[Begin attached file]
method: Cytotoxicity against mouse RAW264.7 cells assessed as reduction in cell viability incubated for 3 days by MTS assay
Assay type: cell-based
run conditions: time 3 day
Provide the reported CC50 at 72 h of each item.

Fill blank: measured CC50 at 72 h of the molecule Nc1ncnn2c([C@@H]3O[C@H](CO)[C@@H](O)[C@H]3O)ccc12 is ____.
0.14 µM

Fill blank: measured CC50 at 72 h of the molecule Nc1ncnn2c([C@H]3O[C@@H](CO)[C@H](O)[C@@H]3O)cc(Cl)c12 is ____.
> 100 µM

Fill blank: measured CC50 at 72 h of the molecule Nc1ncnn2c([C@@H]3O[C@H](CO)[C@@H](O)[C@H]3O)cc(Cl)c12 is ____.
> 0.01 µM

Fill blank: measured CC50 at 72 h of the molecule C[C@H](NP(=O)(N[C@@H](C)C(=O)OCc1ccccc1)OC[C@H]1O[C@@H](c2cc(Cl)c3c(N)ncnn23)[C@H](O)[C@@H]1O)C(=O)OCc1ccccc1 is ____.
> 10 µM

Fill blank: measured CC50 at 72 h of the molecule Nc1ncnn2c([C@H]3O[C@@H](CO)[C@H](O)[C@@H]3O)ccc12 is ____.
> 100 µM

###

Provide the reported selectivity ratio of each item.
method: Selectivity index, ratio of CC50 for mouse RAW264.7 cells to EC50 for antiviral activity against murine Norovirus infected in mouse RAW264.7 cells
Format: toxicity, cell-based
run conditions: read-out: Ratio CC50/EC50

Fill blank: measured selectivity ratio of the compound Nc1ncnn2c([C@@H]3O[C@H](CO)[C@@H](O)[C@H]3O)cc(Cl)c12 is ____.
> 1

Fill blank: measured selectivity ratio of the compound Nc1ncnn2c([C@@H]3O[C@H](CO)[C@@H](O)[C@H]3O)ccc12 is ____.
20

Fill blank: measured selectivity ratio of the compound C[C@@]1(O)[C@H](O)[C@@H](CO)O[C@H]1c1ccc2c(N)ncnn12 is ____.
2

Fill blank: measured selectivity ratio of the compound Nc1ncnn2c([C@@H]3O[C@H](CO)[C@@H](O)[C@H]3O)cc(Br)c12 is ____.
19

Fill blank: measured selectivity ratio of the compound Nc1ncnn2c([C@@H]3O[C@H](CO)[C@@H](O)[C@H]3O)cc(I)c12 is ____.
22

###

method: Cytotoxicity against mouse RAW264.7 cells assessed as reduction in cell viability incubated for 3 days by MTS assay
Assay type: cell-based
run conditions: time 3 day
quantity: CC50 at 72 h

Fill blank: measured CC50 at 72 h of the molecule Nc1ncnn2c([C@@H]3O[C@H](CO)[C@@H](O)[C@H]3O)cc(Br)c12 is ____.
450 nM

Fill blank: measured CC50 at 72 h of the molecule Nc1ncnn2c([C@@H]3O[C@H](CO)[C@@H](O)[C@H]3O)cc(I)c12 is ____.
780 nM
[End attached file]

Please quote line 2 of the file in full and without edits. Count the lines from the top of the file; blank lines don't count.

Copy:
Assay type: cell-based